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Sierra Club Water Sentinels

Water Quality

We are the water planet. Every living organism on Earth depends on clean water for its health and survival.

Unfortunately, the quality of waters in almost every quarter of the United States has been polluted and, in some cases, to dangerous levels.

In response to the condition of our waters, the Federal Water Pollution Control Act, commonly referred to as the Clean Water Act, was enacted by Congress in 1972. The purpose of the Clean Water Act is to restore and maintain the chemical, physical, and biological integrity of the nation's waters by preventing water pollution sources, providing assistance to publicly owned treatment works for the improvement of wastewater treatment, and maintaining the integrity of wetlands.

While we have made progress in cleaning up our waters, there is still much work to be done. The Environmental Protection Agency estimates that 39 percent of rivers and streams, 45 percent of lakes and reservoirs, and 51 percent of estuaries do not meet water-quality standards. Moreover, scientific research indicates that as many as 19.5 million Americans become ill each year from microbiological water contamination (bacteria, parasites, and viruses). An untold number of people suffer both acute and chronic illnesses from water pollution caused by nitrogen and phosphorus and by toxic chemicals. Additionally, many of our inland and coastal waters are so polluted that they will not support aquatic life.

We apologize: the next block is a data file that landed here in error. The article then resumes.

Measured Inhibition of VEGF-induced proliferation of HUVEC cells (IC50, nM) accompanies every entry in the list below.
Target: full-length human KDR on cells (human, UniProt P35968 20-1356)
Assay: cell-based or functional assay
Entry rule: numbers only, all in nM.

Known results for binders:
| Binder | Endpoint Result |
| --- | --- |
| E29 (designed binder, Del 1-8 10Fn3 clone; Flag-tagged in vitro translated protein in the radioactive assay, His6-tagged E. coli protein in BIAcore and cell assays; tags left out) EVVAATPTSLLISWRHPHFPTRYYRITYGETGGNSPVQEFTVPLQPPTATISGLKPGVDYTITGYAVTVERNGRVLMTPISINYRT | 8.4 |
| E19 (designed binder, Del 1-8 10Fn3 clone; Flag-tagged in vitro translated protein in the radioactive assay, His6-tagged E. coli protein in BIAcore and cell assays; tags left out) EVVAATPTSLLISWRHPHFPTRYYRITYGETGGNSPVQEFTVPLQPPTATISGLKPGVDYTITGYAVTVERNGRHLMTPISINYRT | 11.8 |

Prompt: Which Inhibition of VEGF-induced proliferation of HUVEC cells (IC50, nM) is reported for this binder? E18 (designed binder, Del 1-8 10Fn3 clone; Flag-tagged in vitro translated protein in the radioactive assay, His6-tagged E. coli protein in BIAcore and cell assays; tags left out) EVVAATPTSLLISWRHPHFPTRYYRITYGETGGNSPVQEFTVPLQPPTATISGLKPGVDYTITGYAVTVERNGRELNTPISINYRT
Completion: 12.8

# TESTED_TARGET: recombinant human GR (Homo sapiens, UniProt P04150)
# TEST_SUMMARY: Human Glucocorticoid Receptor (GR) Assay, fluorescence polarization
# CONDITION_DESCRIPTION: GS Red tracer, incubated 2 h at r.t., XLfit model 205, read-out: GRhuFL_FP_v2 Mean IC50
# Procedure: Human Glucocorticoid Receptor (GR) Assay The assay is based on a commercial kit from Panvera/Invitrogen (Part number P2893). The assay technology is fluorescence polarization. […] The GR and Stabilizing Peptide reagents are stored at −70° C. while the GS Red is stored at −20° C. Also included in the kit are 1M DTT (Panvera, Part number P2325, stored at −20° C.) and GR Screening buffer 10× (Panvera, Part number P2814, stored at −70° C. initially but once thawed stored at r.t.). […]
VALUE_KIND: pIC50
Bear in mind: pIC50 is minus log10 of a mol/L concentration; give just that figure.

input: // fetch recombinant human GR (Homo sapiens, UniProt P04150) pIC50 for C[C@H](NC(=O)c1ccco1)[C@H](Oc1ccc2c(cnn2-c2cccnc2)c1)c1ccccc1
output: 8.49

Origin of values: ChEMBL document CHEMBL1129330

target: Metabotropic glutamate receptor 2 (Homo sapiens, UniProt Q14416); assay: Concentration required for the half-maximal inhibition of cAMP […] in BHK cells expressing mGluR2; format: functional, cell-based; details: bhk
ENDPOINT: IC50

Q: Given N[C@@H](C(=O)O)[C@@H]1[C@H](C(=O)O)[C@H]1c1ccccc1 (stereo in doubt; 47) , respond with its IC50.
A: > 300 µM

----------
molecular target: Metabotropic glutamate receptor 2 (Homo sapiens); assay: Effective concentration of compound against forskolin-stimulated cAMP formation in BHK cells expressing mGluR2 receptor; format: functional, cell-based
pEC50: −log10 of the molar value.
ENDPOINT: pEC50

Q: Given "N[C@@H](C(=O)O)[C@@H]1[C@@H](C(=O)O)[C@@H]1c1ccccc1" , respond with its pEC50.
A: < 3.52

It is essential that we work together to ensure we protect waters that are not impaired and to improve water quality where standards are not being met. Through its water-quality monitoring program, public education, and citizen action, the Water Sentinels are the first line of defense working to improve the quality of America's waters. Please join us.

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